• Single column key
                • Spatial partition pruning
              • Multi-column partition key
              • Combining spatial and non-spatial partitioning
            • Space curve based partitioning
              • Spatial partitioning versus non-spatial partitioning
            • Parallel queries and partitioning
            • High performance loading
              • Loading with a staging table
              • Loading without a staging table
            • Summary
            • Chapter 6: Implementing New Functions
              • Background to programming SDO_GEOMETRY
                • Exposing additional SDO_GEOMETRY properties
                • Permissions
              • Examining an SDO_GEOMETRY's dimensionality
                • First principles
                • Reusing the existing ST_GEOMETRY ST_Dimension method
              • Understanding and using SDO_ORDINATES
                • Rounding ordinate values
                • Swapping ordinates
              • Understanding and using SDO_ELEM_INFO
                • Unpacking SDO_ELEM_INFO in SQL and PL/SQL
                • Dimensionality of compound objects
                • Detecting If circular arcs exist
                • Testing optimized rectangles
                • Counting the rings of a polygon
                  • Examining the operation of the ST_NumRings function
                • Counting compound subelements
              • Extracting and filtering SDO_GEOMETRY elements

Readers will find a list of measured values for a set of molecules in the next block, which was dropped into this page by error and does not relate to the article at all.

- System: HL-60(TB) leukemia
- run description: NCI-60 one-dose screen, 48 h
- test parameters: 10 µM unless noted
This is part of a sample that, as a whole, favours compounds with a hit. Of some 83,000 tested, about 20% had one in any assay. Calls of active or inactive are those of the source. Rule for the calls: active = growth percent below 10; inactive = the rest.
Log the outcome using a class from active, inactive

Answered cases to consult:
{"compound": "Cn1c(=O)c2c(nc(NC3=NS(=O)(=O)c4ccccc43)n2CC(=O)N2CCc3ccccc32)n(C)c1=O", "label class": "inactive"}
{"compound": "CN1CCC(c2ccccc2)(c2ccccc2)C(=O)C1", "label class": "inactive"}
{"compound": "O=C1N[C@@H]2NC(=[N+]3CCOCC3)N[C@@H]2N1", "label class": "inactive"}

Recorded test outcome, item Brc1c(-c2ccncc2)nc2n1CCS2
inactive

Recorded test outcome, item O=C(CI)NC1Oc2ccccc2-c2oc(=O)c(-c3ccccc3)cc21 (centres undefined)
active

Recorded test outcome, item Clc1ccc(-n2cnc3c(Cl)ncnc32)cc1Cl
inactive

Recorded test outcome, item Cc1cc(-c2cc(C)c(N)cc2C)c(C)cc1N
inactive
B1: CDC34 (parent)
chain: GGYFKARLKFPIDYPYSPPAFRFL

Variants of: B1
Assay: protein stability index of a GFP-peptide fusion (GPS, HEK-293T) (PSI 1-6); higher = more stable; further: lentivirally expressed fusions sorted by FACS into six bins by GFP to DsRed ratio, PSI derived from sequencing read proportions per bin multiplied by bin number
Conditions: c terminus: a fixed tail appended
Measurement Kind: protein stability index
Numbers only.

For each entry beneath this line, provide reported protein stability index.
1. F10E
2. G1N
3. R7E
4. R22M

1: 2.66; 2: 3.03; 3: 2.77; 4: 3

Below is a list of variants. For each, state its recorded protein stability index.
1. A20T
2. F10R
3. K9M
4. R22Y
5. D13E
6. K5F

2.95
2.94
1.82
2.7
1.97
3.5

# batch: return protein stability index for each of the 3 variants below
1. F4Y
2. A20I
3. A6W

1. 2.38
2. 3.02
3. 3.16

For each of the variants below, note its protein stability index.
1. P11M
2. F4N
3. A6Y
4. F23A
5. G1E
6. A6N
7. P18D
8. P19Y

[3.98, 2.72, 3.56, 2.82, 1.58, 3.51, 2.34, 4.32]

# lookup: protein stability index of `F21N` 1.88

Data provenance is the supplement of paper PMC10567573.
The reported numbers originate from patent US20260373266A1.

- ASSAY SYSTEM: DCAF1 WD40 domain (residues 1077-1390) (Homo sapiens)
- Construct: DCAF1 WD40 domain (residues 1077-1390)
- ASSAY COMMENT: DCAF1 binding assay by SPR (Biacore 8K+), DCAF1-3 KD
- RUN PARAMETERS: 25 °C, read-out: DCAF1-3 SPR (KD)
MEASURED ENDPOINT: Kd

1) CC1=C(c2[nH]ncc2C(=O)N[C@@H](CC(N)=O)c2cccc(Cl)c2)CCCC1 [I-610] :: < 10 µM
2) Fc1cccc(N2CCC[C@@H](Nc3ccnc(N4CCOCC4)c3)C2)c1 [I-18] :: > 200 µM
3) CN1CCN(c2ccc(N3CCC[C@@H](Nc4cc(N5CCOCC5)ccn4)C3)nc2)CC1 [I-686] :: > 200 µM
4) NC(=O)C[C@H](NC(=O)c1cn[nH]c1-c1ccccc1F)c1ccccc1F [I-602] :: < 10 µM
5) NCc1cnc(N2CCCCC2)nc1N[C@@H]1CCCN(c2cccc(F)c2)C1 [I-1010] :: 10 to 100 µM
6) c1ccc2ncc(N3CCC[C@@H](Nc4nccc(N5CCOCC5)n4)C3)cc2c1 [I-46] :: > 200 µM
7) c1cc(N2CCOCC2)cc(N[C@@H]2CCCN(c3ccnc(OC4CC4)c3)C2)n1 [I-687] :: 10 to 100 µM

• Introducing the Oracle SDO_UTIL.Extract function
                • Scenario 1 – Extracting geometries after intersection
                  • Implementing the ST_Extract function
                • Scenario 2 – filtering rings of a polygon by area
                  • Implementing the ST_FilterRings function
                • Scenario 3 – Extracting rings as separate geometries
                  • Implementing the ST_ExtractRings function
                • Scenario 4 – Extracting all geometry subelements as separate geometries
                  • Fragmenting a geometry – ST_ExplodeGeometry
              • Vectorizing geometries with linestrings
                • Implementing vectorization – ST_Vectorize
                  • Using vectorization
              • Packaging or encapsulation functions
                • Calling the same processing in dIfferent ways
                  • Implementing a PL/SQL package
                • Implementing user object types
                  • Creating a custom object type
                  • Including default SDO_GEOMETRY functions
                  • Sorting geometries
              • Packaging summary
              • Summary
              • Chapter 7: Editing, Transforming, and Constructing Geometries
                • Inserting, modifying, and deleting coordinates
                  • Identifying an arc point – ST_inCircularArc
                  • Implementing ST_InsertVertex
                    • Testing ST_InsertVertex